• oxygenation
  • Basic airway interventions may also be needed to manage the patient with inadequate oxygenation and during cardiopulmonary resuscitation. (uptodate.com)
  • Because of this fact, maintaining an airway and ensuring adequate oxygenation supersedes everything other than scene safety. (firerescue1.com)
  • aspiration
  • Airway obstruction can be caused by the tongue, foreign objects, the tissues of the airway itself, and bodily fluids such as blood and gastric contents (aspiration). (wikipedia.org)
  • A finger sweep can push the foreign body further down the airway, making it harder to remove, or cause aspiration by inducing the person to vomit. (wikipedia.org)
  • Prevention techniques focus on preventing airway obstruction by the tongue and reducing the likelihood of aspiration of stomach contents or blood. (wikipedia.org)
  • If the patient is in danger of pulmonary aspiration, he or she should be placed in the recovery position, or advanced airway management should be used. (wikipedia.org)
  • hypoxia
  • However, the actual risks of this complication occurring compared to the risks of damage from hypoxia if an airway is not used are debatable. (wikipedia.org)
  • secretions
  • He immediately placed her on 100% oxygen concentration, put her back on the ventilator, and suctioned a moderate amount of secretions from her airway. (aarc.org)
  • Suction may be used to clear the airway of blood, saliva, vomit, or other secretions so that a patient may breathe. (wikipedia.org)
  • Breathing
  • In its original form it stands for Airway, Breathing, and Circulation. (wikipedia.org)
  • Airway, breathing, and circulation are all vital for life, and each is required, in that order, for the next to be effective. (wikipedia.org)
  • In 2010, the American Heart Association and International Liaison Committee on Resuscitation changed the recommended order of CPR interventions for most cases of cardiac arrest to chest compressions, airway, breathing or CAB. (wikipedia.org)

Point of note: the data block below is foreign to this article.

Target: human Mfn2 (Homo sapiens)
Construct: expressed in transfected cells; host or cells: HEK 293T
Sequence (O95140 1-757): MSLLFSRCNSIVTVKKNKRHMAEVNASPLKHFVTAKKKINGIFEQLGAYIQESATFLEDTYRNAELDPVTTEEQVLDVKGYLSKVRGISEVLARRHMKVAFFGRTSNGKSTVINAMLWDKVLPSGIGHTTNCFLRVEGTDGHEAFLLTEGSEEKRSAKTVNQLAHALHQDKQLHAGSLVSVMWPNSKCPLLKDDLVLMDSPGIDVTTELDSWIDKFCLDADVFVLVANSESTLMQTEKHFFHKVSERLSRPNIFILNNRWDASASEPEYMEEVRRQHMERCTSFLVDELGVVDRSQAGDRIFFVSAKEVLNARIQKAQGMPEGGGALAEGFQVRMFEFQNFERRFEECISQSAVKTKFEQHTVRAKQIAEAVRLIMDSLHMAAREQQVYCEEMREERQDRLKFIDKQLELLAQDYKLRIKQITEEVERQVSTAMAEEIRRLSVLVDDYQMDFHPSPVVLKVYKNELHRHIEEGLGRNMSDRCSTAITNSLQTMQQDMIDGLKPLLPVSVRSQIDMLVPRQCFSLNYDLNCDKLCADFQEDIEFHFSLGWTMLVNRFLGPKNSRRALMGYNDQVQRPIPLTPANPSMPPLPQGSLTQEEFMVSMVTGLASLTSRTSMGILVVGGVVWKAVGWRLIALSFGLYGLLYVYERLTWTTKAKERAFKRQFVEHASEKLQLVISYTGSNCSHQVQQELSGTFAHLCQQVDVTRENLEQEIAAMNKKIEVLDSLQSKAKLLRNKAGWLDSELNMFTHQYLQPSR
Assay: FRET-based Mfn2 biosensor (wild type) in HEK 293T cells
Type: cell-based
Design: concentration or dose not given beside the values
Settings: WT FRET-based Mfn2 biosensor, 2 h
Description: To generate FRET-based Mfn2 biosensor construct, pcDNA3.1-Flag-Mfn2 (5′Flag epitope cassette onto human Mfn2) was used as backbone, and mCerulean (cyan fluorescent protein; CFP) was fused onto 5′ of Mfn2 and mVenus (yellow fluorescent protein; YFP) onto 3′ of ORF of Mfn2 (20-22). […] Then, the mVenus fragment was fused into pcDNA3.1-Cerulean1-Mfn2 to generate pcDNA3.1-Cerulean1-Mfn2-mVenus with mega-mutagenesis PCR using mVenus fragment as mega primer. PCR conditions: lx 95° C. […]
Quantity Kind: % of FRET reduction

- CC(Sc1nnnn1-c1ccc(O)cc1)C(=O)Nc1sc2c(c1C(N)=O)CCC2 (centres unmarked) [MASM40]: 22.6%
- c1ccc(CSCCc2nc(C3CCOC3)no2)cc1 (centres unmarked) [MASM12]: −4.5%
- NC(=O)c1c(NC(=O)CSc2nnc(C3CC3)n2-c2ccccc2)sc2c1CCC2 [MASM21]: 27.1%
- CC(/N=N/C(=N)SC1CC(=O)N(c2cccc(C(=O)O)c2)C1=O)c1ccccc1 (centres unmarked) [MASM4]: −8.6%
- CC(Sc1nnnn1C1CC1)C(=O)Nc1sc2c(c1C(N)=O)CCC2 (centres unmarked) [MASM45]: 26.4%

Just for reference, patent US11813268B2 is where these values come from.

• As of 2010, the American Heart Association chose to focus CPR on reducing interruptions to compressions, and has changed the order in its guidelines to Circulation, Airway, Breathing (CAB). (wikipedia.org)
  • In pulmonary hygiene, suction is used to remove fluids from the airways, to facilitate breathing and prevent growth of microorganisms. (wikipedia.org)
  • respiratory
  • Noises produced by the obstructed upper airway often make such obstruction easier to detect than poor respiratory effort. (uptodate.com)
  • Complete airway obstruction is silent but may manifest transiently as retractions of the accessory muscles of respiration (suprasternal, supraclavicular, intercostal, subcostal) or as cyanosis, until frank respiratory arrest supervenes. (uptodate.com)
  • Respiratory therapists are known for their expertise in airway management, and nowhere are those skills more valued than in the ICU. (aarc.org)
  • postintubation
  • We acknowledge Ms. Corrie Menon RRT, who was instrumental in designing and implementing the airway assessment and postintubation documentation forms. (springer.com)
  • This one-of-a-kind resource offers expert, full-color guidance on preintubation and postintubation techniques and protocols, from equipment selection through management of complications. (worldcat.org)
  • upper
  • As an example, snoring or gurgling noises may be heard when the upper airway becomes partially obstructed by soft tissue or liquid (eg, blood, emesis). (uptodate.com)
  • tongue
  • It prevents the patients tongue from covering the epiglottis and thereby obstructing the airway. (wikipedia.org)
  • As the condition progresses, the airway is potentially compromised, due to the spread of infection to involve the floor of the mouth and pharyngeal spaces, resulting in a characteristic hardened induration of these spaces bilaterally and an elevation of the tongue. (wikipedia.org)
  • severe
  • We also discuss strategies to help minimize the risk of a difficult or failed airway and to mitigate the severe life-threatening complications associated with this high-risk procedure. (springer.com)
  • patient
  • The purpose of this review is to discuss the definitions, complications, airway assessment, and patient optimization with respect to these patients. (springer.com)
  • The simplest way to determine if the airway is obstructed is by assessing whether the patient is able to speak. (wikipedia.org)
  • or where the patient has become unable to protect their own airway even before anesthesia (such as after a traumatic brain injury). (wikipedia.org)
  • thus a primary concern in treatment is ensuring that the airway is open and not threatened so that the patient can breathe. (wikipedia.org)
  • situations
  • Patients with tracheotomies require humidification and suctioning of the airway to avoid emergent, even life threatening, situations. (aarc.org)
  • Principles
  • The following "commandments" formalize a set of principles for airway management. (firerescue1.com)
  • The increased application of economic and business administration principles to health care in the late 20th and early 21st centuries led to the introduction of management practices such as transfer pricing to improve the efficiency of anesthetists. (wikipedia.org)